Cell growth processes are inherently nonlinear and as such are difficult to control. Moreover, due to the operation of the cell cycle, cell properties are distributed among the cells of a population. The only type of mathematical models that account for this heterogeneous nature of cell growth consists of the so-called cell population balance models. In this paper, we address the problem of controlling the productivity of a desired product using such a cell population balance model for the process description. It is assumed that cells grow in a continuous bioreactor, in two cell cycle stages. We further assume that the product is only being produced during the second stage of the cell cycle. We develop a cell population balance model consisting of a system of two partial differential equations, each describing the dynamics of cell growth during each of the two stages of the cell cycle, and two ordinary differential equations, describing the dynamics of the limiting substrate and product concentrations. The feed substrate concentration is considered as the manipulated input for achieving the control objective. Nonlinear and linear feedback laws that use measurements of the mass distributions of the two stages and the substrate and product concentrations, to induce a pre-specified output response are synthesized and are tested and compared through numerical simulations.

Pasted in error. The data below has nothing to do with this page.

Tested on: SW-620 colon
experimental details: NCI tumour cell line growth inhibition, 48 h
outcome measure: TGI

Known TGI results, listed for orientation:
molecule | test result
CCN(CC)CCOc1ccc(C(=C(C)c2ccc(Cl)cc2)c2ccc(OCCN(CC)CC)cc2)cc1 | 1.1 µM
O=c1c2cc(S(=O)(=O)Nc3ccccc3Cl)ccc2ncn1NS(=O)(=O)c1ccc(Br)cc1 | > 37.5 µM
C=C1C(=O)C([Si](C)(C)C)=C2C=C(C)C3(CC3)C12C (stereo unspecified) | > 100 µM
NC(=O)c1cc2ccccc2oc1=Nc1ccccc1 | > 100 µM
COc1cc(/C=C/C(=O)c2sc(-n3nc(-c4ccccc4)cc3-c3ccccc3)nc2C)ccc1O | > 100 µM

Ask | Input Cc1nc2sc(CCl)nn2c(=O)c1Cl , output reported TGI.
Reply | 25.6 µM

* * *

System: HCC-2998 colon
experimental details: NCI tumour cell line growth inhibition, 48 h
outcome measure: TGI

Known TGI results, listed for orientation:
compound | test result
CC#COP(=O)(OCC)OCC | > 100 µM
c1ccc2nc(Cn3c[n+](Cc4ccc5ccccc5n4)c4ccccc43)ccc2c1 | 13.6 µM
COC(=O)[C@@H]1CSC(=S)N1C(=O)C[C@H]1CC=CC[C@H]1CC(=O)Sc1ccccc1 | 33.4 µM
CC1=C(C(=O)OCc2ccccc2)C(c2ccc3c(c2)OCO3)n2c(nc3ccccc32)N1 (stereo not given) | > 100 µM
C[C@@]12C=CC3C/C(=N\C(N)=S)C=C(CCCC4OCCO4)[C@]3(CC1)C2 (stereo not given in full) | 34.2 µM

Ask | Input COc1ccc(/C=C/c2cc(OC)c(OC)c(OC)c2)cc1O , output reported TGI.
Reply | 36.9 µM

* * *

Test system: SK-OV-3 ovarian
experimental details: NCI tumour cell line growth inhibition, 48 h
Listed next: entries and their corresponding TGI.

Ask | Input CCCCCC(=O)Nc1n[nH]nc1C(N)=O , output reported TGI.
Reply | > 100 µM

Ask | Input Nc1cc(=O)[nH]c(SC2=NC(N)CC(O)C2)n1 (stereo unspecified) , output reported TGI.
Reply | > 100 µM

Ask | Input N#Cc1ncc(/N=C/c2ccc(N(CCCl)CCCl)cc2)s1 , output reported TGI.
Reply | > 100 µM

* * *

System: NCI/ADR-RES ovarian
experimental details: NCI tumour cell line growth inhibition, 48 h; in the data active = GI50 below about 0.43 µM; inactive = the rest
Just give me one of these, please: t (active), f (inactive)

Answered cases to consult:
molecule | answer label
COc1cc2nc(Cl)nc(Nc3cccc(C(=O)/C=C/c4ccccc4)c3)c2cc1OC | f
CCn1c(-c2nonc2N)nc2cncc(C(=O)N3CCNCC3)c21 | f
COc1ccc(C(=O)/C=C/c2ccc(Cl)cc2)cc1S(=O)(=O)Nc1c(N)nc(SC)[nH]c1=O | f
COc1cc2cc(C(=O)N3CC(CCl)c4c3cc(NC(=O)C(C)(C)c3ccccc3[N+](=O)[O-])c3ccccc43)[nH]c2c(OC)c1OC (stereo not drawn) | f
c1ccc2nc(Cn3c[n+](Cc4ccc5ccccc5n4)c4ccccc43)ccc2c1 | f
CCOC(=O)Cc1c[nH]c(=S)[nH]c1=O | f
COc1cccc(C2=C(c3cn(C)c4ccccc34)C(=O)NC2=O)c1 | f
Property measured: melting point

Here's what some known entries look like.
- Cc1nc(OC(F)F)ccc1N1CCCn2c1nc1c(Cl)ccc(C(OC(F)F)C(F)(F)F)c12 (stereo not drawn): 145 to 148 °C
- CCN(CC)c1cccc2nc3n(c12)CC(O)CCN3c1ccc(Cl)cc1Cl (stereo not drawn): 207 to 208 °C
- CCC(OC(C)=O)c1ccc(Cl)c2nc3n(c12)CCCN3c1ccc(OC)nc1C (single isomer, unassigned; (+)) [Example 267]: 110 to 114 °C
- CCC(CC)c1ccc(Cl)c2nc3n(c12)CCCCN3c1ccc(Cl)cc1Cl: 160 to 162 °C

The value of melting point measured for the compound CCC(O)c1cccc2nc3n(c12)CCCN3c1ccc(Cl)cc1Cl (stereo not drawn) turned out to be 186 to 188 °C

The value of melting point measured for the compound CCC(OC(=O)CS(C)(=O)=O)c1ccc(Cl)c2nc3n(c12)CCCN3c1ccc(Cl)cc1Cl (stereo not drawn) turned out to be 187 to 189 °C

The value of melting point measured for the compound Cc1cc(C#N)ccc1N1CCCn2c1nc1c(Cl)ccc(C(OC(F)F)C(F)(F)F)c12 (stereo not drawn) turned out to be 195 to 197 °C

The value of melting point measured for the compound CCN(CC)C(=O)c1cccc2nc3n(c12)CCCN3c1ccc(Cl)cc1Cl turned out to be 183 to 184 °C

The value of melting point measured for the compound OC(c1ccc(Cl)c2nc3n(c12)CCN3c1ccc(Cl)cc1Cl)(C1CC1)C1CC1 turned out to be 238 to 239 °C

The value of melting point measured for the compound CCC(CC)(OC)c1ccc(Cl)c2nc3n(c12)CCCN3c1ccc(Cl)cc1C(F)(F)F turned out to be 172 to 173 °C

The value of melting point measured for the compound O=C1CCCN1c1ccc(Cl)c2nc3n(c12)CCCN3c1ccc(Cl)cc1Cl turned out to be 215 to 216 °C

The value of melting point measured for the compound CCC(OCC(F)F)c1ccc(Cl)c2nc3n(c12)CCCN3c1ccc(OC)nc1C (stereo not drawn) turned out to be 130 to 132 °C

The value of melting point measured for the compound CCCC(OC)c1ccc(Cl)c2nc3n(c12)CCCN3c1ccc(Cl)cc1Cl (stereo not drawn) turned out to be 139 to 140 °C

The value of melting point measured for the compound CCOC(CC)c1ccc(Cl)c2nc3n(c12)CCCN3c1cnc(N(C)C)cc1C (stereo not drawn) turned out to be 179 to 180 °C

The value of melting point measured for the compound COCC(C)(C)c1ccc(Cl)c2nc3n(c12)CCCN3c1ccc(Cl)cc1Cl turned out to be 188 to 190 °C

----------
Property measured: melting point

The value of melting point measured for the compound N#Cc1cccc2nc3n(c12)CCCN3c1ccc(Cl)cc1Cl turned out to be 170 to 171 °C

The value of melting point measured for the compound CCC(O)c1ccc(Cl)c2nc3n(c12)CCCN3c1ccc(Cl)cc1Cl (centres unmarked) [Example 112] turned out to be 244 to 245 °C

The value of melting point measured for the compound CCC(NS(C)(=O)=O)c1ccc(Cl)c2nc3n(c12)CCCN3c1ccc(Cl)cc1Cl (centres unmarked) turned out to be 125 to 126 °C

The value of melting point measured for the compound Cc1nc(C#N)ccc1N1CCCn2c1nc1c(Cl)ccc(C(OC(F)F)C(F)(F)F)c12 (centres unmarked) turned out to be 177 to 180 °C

Bibliographical noteFunding Information:
Partial support by NSF/CTS-9624725, NSF/EES-9319380, NSF/BES-9708146 is gratefully acknowledged. Also, Nikolaos Mantzaris would like to thank the Graduate School of the University of Minnesota for a Doctoral Dissertation Fellowship award.
- Cell population balance
- Nonlinear control